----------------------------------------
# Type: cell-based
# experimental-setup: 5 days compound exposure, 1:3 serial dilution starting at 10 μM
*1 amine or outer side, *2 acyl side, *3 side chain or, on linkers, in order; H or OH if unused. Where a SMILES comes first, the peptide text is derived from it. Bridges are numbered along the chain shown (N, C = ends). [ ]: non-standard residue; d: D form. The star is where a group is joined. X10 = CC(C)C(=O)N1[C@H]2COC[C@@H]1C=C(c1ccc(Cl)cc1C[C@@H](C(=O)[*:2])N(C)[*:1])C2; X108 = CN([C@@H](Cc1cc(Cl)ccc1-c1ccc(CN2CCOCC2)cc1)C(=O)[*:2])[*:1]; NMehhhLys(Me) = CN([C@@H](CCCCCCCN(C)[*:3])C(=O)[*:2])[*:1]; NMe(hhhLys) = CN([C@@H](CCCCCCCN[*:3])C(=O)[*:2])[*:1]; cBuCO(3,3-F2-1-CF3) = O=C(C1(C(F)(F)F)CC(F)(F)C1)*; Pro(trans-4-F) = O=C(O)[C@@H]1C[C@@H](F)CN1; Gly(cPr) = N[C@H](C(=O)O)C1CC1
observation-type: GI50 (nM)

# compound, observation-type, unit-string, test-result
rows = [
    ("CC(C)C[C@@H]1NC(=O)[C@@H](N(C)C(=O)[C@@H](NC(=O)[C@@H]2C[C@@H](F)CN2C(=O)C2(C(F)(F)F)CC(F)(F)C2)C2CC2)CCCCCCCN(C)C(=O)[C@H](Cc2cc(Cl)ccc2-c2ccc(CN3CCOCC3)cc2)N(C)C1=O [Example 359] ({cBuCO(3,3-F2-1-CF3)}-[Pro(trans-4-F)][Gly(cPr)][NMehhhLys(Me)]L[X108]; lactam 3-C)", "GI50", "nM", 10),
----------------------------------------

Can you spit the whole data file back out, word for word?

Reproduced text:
# Type: cell-based
# experimental-setup: 5 days compound exposure, 1:3 serial dilution starting at 10 μM
*1 amine or outer side, *2 acyl side, *3 side chain or, on linkers, in order; H or OH if unused. Where a SMILES comes first, the peptide text is derived from it. Bridges are numbered along the chain shown (N, C = ends). [ ]: non-standard residue; d: D form. The star is where a group is joined. X10 = CC(C)C(=O)N1[C@H]2COC[C@@H]1C=C(c1ccc(Cl)cc1C[C@@H](C(=O)[*:2])N(C)[*:1])C2; X108 = CN([C@@H](Cc1cc(Cl)ccc1-c1ccc(CN2CCOCC2)cc1)C(=O)[*:2])[*:1]; NMehhhLys(Me) = CN([C@@H](CCCCCCCN(C)[*:3])C(=O)[*:2])[*:1]; NMe(hhhLys) = CN([C@@H](CCCCCCCN[*:3])C(=O)[*:2])[*:1]; cBuCO(3,3-F2-1-CF3) = O=C(C1(C(F)(F)F)CC(F)(F)C1)*; Pro(trans-4-F) = O=C(O)[C@@H]1C[C@@H](F)CN1; Gly(cPr) = N[C@H](C(=O)O)C1CC1
observation-type: GI50 (nM)

# compound, observation-type, unit-string, test-result
rows = [
    ("CC(C)C[C@@H]1NC(=O)[C@@H](N(C)C(=O)[C@@H](NC(=O)[C@@H]2C[C@@H](F)CN2C(=O)C2(C(F)(F)F)CC(F)(F)C2)C2CC2)CCCCCCCN(C)C(=O)[C@H](Cc2cc(Cl)ccc2-c2ccc(CN3CCOCC3)cc2)N(C)C1=O [Example 359] ({cBuCO(3,3-F2-1-CF3)}-[Pro(trans-4-F)][Gly(cPr)][NMehhhLys(Me)]L[X108]; lactam 3-C)", "GI50", "nM", 10),